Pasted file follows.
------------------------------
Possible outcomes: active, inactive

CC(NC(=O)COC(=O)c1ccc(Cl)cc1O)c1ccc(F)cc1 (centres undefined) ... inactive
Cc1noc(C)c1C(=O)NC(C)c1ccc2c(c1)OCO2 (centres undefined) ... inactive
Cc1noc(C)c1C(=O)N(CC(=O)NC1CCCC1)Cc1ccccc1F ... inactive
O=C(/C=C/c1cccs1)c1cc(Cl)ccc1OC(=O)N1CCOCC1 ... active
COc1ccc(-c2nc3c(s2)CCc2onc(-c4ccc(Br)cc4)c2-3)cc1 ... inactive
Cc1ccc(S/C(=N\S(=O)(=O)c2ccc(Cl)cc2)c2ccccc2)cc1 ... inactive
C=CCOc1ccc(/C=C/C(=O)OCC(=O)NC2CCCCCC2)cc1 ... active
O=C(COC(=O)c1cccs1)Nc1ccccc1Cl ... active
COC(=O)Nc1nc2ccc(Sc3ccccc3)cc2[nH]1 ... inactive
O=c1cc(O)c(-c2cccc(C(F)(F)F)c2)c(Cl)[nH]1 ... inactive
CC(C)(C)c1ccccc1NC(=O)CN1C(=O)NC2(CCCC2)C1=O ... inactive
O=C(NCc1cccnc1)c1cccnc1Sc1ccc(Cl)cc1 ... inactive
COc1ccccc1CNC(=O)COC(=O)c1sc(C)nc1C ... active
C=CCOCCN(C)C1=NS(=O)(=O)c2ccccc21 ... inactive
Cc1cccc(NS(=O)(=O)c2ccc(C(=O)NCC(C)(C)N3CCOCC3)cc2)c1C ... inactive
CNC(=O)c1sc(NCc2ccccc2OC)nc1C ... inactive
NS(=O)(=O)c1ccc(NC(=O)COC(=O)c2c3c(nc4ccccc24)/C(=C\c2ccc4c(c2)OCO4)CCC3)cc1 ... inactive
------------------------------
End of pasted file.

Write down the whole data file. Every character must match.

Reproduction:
Possible outcomes: active, inactive

CC(NC(=O)COC(=O)c1ccc(Cl)cc1O)c1ccc(F)cc1 (centres undefined) ... inactive
Cc1noc(C)c1C(=O)NC(C)c1ccc2c(c1)OCO2 (centres undefined) ... inactive
Cc1noc(C)c1C(=O)N(CC(=O)NC1CCCC1)Cc1ccccc1F ... inactive
O=C(/C=C/c1cccs1)c1cc(Cl)ccc1OC(=O)N1CCOCC1 ... active
COc1ccc(-c2nc3c(s2)CCc2onc(-c4ccc(Br)cc4)c2-3)cc1 ... inactive
Cc1ccc(S/C(=N\S(=O)(=O)c2ccc(Cl)cc2)c2ccccc2)cc1 ... inactive
C=CCOc1ccc(/C=C/C(=O)OCC(=O)NC2CCCCCC2)cc1 ... active
O=C(COC(=O)c1cccs1)Nc1ccccc1Cl ... active
COC(=O)Nc1nc2ccc(Sc3ccccc3)cc2[nH]1 ... inactive
O=c1cc(O)c(-c2cccc(C(F)(F)F)c2)c(Cl)[nH]1 ... inactive
CC(C)(C)c1ccccc1NC(=O)CN1C(=O)NC2(CCCC2)C1=O ... inactive
O=C(NCc1cccnc1)c1cccnc1Sc1ccc(Cl)cc1 ... inactive
COc1ccccc1CNC(=O)COC(=O)c1sc(C)nc1C ... active
C=CCOCCN(C)C1=NS(=O)(=O)c2ccccc21 ... inactive
Cc1cccc(NS(=O)(=O)c2ccc(C(=O)NCC(C)(C)N3CCOCC3)cc2)c1C ... inactive
CNC(=O)c1sc(NCc2ccccc2OC)nc1C ... inactive
NS(=O)(=O)c1ccc(NC(=O)COC(=O)c2c3c(nc4ccccc24)/C(=C\c2ccc4c(c2)OCO4)CCC3)cc1 ... inactive